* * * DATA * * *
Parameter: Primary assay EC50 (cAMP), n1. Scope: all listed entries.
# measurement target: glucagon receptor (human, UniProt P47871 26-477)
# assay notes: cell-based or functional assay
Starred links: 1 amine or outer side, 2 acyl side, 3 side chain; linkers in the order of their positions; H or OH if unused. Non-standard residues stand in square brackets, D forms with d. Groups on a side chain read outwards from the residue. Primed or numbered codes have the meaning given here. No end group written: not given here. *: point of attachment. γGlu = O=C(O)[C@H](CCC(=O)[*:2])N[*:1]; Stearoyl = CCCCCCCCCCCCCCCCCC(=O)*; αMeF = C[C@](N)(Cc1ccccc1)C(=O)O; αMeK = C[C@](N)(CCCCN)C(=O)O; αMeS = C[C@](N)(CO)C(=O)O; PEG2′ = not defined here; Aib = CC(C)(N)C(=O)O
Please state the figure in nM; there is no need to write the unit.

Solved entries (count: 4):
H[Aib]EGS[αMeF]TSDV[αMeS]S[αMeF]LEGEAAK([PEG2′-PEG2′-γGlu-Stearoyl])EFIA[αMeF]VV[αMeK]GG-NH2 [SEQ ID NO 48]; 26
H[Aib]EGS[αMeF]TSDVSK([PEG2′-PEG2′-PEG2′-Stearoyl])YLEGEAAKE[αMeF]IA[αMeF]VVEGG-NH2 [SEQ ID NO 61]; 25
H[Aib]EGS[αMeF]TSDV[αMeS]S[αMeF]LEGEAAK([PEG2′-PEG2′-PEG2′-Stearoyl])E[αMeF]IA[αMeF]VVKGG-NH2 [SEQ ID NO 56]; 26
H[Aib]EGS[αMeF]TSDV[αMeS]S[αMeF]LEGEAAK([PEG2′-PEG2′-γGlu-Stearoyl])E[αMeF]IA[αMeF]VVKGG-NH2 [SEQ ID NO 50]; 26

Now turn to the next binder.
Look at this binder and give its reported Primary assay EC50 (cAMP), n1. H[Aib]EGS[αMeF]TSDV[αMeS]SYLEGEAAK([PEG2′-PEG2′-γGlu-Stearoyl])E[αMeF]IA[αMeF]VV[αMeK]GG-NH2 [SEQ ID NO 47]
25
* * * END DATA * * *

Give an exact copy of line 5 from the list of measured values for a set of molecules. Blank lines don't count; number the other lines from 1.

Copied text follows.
Please state the figure in nM; there is no need to write the unit.